Considering all vaccine efficacy data irrespective of variant types, an 18-percentage point drop in vaccine efficacy against SARS-CoV-2 infection was observed between 1- and 6-months post-vaccination. Considering only the older population, the drop was almost 20 percentage points.

Vaccine efficacy against symptomatic COVID-19

In one study involving the Moderna vaccine, no drop in efficacy against symptomatic COVID-19 was observed for five months. In another study involving the Pfizer and AstraZeneca vaccines, a 10-percentage point drop from the peak value was observed for both vaccines.

Considering all vaccine efficacy data irrespective of variant types, a 25-percentage point drop in vaccine efficacy against symptomatic COVID-19 was observed between one and six months post-vaccination. Considering only the older population, the drop was 32 percentage points.

Vaccine efficacy against severe COVID-19

Four studies were identified to have vaccine efficacy data against severe COVID-19 caused by the delta or alpha variant. None of the vaccines evaluated in these studies showed a drop in efficacy below 70%.

Considering all vaccine efficacy data irrespective of variant types, an 8-percentage point drop in vaccine efficacy against severe COVID-19 was observed between 1- and 6-months post-vaccination. Considering only the older population, the drop was 9.7 percentage points.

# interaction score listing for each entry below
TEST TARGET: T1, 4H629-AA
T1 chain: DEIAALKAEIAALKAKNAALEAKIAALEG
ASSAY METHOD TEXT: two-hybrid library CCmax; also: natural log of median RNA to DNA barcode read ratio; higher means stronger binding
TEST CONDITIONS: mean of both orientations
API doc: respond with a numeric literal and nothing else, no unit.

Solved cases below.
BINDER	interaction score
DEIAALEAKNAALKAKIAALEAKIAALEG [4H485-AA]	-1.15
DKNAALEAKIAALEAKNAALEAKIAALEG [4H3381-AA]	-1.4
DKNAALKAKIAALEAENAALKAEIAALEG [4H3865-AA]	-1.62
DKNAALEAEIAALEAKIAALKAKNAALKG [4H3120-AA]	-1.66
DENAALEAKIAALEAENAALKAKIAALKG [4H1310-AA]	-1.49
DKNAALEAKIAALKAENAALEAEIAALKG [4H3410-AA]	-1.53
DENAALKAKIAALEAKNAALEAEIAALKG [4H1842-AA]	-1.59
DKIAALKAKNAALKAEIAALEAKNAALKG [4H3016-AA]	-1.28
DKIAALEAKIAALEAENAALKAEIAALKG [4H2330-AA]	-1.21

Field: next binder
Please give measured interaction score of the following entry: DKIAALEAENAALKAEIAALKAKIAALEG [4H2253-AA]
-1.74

Vaccine efficacy against delta infections

In studies involving delta breakthrough infections, a 1.7-times higher rate of infection was observed in early recipients of the Pfizer vaccine compared to recent recipients. In recipients of the Moderna vaccine, the infection rate increased by 1.5-times.  

Regarding disease severity among people aged 60 years or above, a 3-times higher rate of severe breakthrough infection and 1.6-times higher rate of breakthrough hospitalized infection were observed among recipients of the Pfizer vaccine.

Study significance

The study reveals that the efficacy of COVID-19 vaccines against severe disease remained above 70% for at least six months post-full vaccination. However, the efficacy against SARS-CoV-2 infection and symptomatic COVID-19 reduces gradually with time.

*Important notice

Preprints are not Lancet publications or necessarily under review with a Lancet journal. These preprints are early stage research papers that have not been peer-reviewed. The findings should not be used for clinical or public health decision making and should not be presented to a lay audience without highlighting that they are preliminary and have not been peer-reviewed.

Journal reference:
Dr. Sanchari Sinha Dutta

Written by

Dr. Sanchari Sinha Dutta

Dr. Sanchari Sinha Dutta is a science communicator who believes in spreading the power of science in every corner of the world. She has a Bachelor of Science (B.Sc.) degree and a Master's of Science (M.Sc.) in biology and human physiology. Following her Master's degree, Sanchari went on to study a Ph.D. in human physiology. She has authored more than 10 original research articles, all of which have been published in world renowned international journals.